SACRAMENTO, Calif. (AP) — One grew up in such poverty he had days when he wondered where he would find his next meal. The other is a coach's son who attended the same high school as a player whose jersey is retired in the rafters.
Ben McLemore and Ray McCallum, while opposites in many ways, are now tied together in the same backcourt. The Sacramento Kings hope that will be the case for several years to come.
On the day NBA free agency began, Sacramento formally introduced its draft picks Monday. The team touted both as players with high character and tremendous potential who will help build the foundation of the franchise's "new era," which could become even more pressing if restricted free agent guard Tyreke Evans doesn't return.
New owner Vivek Ranadive treated both to dinner along with their friends and family Sunday night. The wealthy Silicon Valley businessman said each impressed him as much or more as a person than as a player.
McLemore's well-chronicled rise from a depressed St. Louis neighborhood to a star at Kansas has finally reached the NBA, a place he could only imagine when he was growing up in the smallest house on Wellston Avenue. He chose the No. 16 with the Kings because he is one of Sonya Reid's six children — and also because the two numbers equal his draft slot, No. 7.
"Ben's story is the stuff of legends," said Ranadive, who can relate to the perseverance after starting from humble beginnings in India, then graduating from MIT and Harvard and founding TIBCO Software. "This is the story of the triumph of hard work over adversity, success against all odds. This is the stuff that movies are made of."
McLemore recalled how he and his youngest brother, Kevin, would do whatever they could — mow lawns, clean cars, even dispose of trash — to find a few dollars to eat. His mother worked various low-level jobs — when she was fortunate enough to find work — and as many as 10 relatives would sleep in their 600-square foot home.
Kansas coach Bill Self gave him a shot, but McLemore had to redshirt during the 2011-12 season when he was declared a partial academic qualifier by the NCAA. He worked that year to become eligible and made the most of his only season in Lawrence, earning second-team All-American honors and breaking Danny Manning's freshman scoring record.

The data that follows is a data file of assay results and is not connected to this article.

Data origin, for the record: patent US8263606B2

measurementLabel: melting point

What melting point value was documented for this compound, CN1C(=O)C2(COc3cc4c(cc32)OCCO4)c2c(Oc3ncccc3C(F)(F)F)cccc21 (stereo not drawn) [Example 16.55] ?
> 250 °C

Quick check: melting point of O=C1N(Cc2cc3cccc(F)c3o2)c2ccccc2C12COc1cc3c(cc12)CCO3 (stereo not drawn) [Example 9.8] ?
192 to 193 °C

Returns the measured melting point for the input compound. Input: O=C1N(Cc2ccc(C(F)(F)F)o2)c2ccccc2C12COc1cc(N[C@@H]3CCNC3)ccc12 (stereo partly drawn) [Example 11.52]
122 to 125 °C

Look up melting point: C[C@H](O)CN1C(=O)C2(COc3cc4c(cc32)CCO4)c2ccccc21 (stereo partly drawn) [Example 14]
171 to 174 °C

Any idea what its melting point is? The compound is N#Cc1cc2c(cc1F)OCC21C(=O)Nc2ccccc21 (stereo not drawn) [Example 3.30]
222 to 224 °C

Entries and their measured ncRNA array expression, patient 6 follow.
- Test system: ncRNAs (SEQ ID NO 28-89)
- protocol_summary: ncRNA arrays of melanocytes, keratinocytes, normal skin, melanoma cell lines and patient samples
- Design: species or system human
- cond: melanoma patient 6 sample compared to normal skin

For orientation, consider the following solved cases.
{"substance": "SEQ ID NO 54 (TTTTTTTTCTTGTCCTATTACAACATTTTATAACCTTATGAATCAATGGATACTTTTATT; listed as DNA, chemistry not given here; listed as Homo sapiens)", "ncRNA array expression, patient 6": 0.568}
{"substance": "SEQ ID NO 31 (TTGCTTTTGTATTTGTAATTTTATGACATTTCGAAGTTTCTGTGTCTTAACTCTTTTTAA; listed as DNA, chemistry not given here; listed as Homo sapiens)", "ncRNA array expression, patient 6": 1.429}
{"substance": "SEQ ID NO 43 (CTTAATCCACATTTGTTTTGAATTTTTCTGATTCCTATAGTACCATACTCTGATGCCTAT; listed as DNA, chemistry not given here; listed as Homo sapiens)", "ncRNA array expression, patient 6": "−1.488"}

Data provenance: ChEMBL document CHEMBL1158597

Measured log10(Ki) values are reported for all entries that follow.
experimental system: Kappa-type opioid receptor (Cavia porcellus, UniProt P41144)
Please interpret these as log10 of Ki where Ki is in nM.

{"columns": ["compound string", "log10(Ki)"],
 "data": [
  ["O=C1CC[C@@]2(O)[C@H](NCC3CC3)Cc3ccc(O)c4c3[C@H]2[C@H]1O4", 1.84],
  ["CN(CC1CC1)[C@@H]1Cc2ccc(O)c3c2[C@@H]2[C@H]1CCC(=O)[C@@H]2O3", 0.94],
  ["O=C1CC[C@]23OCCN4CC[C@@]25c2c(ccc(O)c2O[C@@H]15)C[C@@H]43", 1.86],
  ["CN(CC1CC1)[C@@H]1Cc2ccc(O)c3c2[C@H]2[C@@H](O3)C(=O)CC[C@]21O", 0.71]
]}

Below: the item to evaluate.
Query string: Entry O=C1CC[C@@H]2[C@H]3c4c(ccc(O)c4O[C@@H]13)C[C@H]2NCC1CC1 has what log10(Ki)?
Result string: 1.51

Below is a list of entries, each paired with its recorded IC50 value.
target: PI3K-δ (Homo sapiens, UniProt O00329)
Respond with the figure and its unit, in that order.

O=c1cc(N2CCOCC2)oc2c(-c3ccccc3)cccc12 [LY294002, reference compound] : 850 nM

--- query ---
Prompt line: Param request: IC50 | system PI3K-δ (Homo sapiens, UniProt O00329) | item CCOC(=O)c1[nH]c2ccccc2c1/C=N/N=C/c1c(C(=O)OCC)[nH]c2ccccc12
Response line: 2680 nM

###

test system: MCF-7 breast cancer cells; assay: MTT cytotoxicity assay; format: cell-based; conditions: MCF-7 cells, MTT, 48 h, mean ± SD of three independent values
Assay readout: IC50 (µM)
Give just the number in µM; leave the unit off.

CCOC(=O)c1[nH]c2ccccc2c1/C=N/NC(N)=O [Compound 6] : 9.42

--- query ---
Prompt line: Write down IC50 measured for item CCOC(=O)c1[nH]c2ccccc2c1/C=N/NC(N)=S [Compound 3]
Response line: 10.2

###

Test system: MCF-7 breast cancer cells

McLemore averaged 15.9 points, 5.2 rebounds and two assists on a team that went 31-6 and won a share of its ninth straight Big 12 title. He shot nearly 50 percent from the floor and 42 percent from 3-point range.
Not only will McLemore have a chance to live out his dream on the court, he will be able to help out the loved ones who have struggled most his entire life.
"It's going to mean a lot," said McLemore, who said he reminds himself of his motto "stay humble, stay hungry" every day. "I'm a person who likes to give back, and I have plans to give back to my community. To be able to take care of my family, it's just a dream come true."
McCallum's background is one of the reasons new coach Mike Malone likes the point guard so much.
McCallum was a McDonald's All-American in high school — starring at Detroit Country Day School, where former Kings standout Chris Webber also played — who turned down offers from UCLA and Arizona to stay at home and play point guard for his father, Ray McCallum Sr., at Detroit.
"It just came down to trust and who had the best interest in me," McCallum said.
Malone, the son of longtime basketball coach and current Kings assistant Brendan Malone, said McCallum uses his smarts and savvy — not to mention his ball-handling skills and athleticism — to make up for his 6-foot-1, 190-pound frame, which is a bit undersized by NBA standards. The new coach even had a chance to work both players out over the weekend.
For McCallum, playing under his father wasn't always easy. The two clashed maybe more than most, he said, because his father could push him the way no other coach can.
There were plenty of special memories, too. McCallum said leading Detroit past Valparaiso to win the 2012 Horizon League tournament title on his father's birthday — March 6 — is something the two will always cherish.
"That's something I wouldn't have been able to do anywhere else," he said.
With the Kings, who were nearly sold and moved to Seattle in May, both players recognized the unique opportunity to play together — and bring a basketball-loving community together, too.
"Words can't explain how happy I am," McLemore said. "I'm just enjoying this moment with my new family, the Sacramento Kings, and this new program we're about to build together as a family."